Well, I didn't win, exactly, because it wasn't a contest. But I'm going to do a little victory jig anyhoo, because I feel as though I accomplished something. Not something big (otherwise I'd be doing a big Victory Stomp instead of a little skip-and-hop), but something.
And this is how it happened:
As you remember, we last left our heroine spending sheckels she doesn't really have on a drum carder. For charity.
You do too remember, because you were laughing and pointing - don't think I didn't notice.
I lugged the thing down the line of buildings and staggered back to our vendor's table, where I somehow managed to put it together. It is a very simple and logically put-together machine, so this was not a jig-worthy accomplishment.
After spending a great deal of time staring helplessly at my Fiber Sandwich (see SHF Report #2), I eventually came to the reluctant conclusion that Rumpelstiltskin was not going to show up. My princess license has expired, as have my baby-making days, so this particular batch of fibre was never going to be spun into gold.
Since the variegated lump wasn't inspiring me, I decided to separate it all out into its various components - or at least, into the various color/hue categories. As previously mentioned, the colors didn't exactly present harmoniously on the face of things. I decided that a great deal of 'toning down' was going to be required. So I blended This with That and The Other Thing. I did this at the table, and attracted quite a crowd of curious onlookers, all asking what I was doing and how it was done.
I truthfully replied that mostly I was making a mess, and that I was really cluelessly demonstrating how carding should not be done. But I did end up with a good number of whispy batts of fiber in various colors and shades.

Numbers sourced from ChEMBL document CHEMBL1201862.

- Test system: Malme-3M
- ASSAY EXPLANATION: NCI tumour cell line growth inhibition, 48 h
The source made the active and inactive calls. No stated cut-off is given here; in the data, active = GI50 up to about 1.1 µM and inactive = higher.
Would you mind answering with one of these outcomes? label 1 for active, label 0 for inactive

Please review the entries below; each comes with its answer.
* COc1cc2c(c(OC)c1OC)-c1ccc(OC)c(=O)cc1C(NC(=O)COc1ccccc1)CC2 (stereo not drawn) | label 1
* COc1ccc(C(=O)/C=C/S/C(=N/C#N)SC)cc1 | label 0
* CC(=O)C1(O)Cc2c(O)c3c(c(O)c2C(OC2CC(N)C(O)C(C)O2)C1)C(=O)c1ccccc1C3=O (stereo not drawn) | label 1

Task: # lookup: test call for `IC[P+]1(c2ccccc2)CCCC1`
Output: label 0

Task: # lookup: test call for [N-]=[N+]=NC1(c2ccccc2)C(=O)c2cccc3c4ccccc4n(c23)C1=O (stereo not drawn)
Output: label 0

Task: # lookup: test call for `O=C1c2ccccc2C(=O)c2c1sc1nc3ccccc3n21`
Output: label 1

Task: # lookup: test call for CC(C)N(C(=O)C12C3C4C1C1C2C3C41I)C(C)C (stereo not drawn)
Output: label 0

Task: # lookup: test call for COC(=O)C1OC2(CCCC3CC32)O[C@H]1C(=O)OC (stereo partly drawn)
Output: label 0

When I finished with all that, I took the fibre home. I spun one singles in the various shades of gray, and the other in the colors, trying to put them in an order that made sense and kept things interesting. Then I plied them together - and sighed a great sigh of relief. I was right; the greys did calm down the other colors enough to allow them to live together in the same skein without too much retina-searing clashing. Whew!
I got the skein in to the auction before the building was officially open on Sunday morning. I was in classes all day, so I wasn't able to see what the other volunteer spinners had produced, which was truly disappointing - I would have loved to have seen how other creative (and more experienced) spinners had dealt with the challenge. And I wasn't able to observe the results of the bidding, myself. But I had my spies (thanks, mom!), and found out later that my skein had gotten the highest bid. The highest bid ever.
Way more, I'm afraid, than the poor little thing was worth - but the charitable (in more ways than one) bidder has the satisfaction of knowing that she donated her money to an extremely worthy cause. She can always do it again and unload the skein on Goodwill...
Proceed with the Noob Spinner Reel!